Crashed rider calls for lane filter training

Crashed rider calls for lane filter training

A rider who was rear-ended believes he would have been able to avoid it if he had been taught to lane filter and has called for the skill to be included in learner and advanced rider-training courses.

Shannon, 37, of Caboolture, Queensland, says he was rear-ended because he lacked the training and therefore confidence to lane filter.

See his video below which shows front and back perspectives. (Fast forward to 4:30 minutes for the crash.)

“If I had been confident at lane filtering, I would have zipped out of the lane as soon as the traffic slowed down and the woman that ploughed into me would have hit another car instead,” he says.

“I had no idea what was coming from behind, but if I was regularly lane filtering and had that confidence to just switch out before the traffic stopped completely in front of me, it would have been much better for all involved.

“Lane filtering should be a taught and confidence built during the L period.”

Learner and provisional riders are not allowed to lane filter.

They are left to their own devices to somehow develop the skill during their provisional period without being allowed to filter or access specific training.

“Perhaps something else that can be taught, is if you’re on a highway and it’s coming to a stop, don’t just get to the side of the lane, straddle the line; even if you don’t intend to filter as it takes you out of the line of fire,” Shannon says.
Crashed rider calls for lane filter trainingCrashed rider calls for lane filter training
Shannon and his scooter before the crash

Shannon says he was wearing all the gear in thew above photo at the time of the accident.

“I was extremely lucky and came off with only bruises, a small fracture in my ankle and some over-extended back and neck muscles.,” he says.

Shannon says a truckie and two motorcyclists helped him off the road after the crash.

Lane filter training

“Lane filtering should be a required part of the learn training instead of the message that after three months of riding with a supervisor, and you’re off your Ls/Ps, you get to lane filter.”

Shannon also says motorcycle rider training schools should offer lane filtering as a course.

We  could not find any schools that offer such a course, but we have heard of at least one that had offered it, but could not get any takers.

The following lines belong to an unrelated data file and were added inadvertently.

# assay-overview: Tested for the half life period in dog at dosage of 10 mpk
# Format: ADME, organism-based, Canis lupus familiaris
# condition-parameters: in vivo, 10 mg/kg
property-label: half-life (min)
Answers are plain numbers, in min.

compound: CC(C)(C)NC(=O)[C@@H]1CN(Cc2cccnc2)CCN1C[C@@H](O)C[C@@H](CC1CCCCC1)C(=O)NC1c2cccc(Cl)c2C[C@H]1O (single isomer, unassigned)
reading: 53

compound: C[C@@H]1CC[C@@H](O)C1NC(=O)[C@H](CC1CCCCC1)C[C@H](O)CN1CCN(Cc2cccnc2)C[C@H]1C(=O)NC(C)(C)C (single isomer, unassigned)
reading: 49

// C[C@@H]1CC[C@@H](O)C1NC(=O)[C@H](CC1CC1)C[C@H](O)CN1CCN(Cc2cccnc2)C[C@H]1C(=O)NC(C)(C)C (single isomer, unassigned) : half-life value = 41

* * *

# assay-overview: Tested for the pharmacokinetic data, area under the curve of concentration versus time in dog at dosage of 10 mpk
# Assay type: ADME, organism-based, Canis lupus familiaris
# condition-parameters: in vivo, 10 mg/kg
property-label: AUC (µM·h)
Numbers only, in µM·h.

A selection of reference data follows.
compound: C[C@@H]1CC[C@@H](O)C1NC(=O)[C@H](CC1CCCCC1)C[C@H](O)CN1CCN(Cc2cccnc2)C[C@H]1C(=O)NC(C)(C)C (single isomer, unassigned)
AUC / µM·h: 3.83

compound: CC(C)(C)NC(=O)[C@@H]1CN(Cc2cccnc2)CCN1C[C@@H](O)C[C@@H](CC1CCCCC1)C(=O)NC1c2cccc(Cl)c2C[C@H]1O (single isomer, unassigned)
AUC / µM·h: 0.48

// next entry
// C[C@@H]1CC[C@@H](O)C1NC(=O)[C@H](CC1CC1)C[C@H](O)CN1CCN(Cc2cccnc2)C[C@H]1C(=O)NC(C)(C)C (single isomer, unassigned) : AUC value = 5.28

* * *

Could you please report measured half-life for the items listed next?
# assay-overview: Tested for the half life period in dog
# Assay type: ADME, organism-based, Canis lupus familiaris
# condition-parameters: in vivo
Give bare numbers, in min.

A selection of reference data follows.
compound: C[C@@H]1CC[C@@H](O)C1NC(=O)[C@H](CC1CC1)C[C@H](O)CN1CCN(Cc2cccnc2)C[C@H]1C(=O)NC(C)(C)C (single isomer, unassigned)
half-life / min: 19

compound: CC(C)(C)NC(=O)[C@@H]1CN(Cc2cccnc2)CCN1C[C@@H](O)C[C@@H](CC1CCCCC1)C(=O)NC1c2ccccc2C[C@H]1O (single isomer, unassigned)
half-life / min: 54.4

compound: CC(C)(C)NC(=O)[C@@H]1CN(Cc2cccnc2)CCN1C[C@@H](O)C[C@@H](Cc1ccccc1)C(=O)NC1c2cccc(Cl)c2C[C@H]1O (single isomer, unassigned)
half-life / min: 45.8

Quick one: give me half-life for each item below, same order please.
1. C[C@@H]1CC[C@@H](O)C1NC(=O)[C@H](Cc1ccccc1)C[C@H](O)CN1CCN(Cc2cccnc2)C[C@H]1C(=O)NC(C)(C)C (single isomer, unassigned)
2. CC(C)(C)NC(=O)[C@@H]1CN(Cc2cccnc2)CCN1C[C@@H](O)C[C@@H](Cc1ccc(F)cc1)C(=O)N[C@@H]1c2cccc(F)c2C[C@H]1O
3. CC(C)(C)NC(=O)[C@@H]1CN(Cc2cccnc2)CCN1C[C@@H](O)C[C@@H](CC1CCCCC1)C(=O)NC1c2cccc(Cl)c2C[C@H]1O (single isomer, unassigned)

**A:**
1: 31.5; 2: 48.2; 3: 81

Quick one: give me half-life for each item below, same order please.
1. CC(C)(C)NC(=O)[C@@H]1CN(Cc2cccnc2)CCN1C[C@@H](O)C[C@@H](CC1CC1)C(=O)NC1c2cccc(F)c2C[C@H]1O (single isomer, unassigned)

“Sadly, I don’t think anyone would show much interest (in a lane-filtering course),” Shannon says.

“Many people are way too cocky or money shy. It’s something that would probably have to be mandatory.”

New rider

Shannon says he has only got his full licence a few months ago to ride with his fiance while on holiday in Taiwan.

Crashed rider calls for lane filter training
Shannon’s Honda Forza scooter

“Everyone there rides or has ridden,” he says.

“As chaotic as it is, it’s pretty safe because almost everyone who’s got a car started on a bike.

“You see car drivers over there actively looking out for riders.”

15 Comments

  1. Mate you could have been wearing a bright fluro jacket & strobe lights attached, the driver would not have seen you “SHE WAS TEXTING” 🙁 🙁 🙁

  2. Mark or Shannon,can you please tell me what camera system was used(looking to buy).
    And i just have to say this to all the posters who are kicking this guy when he is already down- blowing out someone elses flame doesn’t make yours burn brighter. Hope you feel better soon Shannon,sometimes carseholes (not a typo) just can’t be avoided.

  3. Nope I’ve since stop lane filtering as drivers still drive through red lights ,sorry ,very dangerous
    I’m the meat in the road ,just leave a car before you buddy

  4. Firstly, filtering has absolutely nothing to do with this accident. The following car is 100% at fault – undue care and attention and following too closley.

    Did you gently pulse / tap your rear brake a few times before starting to slow down like you were trained to? The flashing red brake light attracts the attention of other road users and informs them that you are slowing down better than just braking.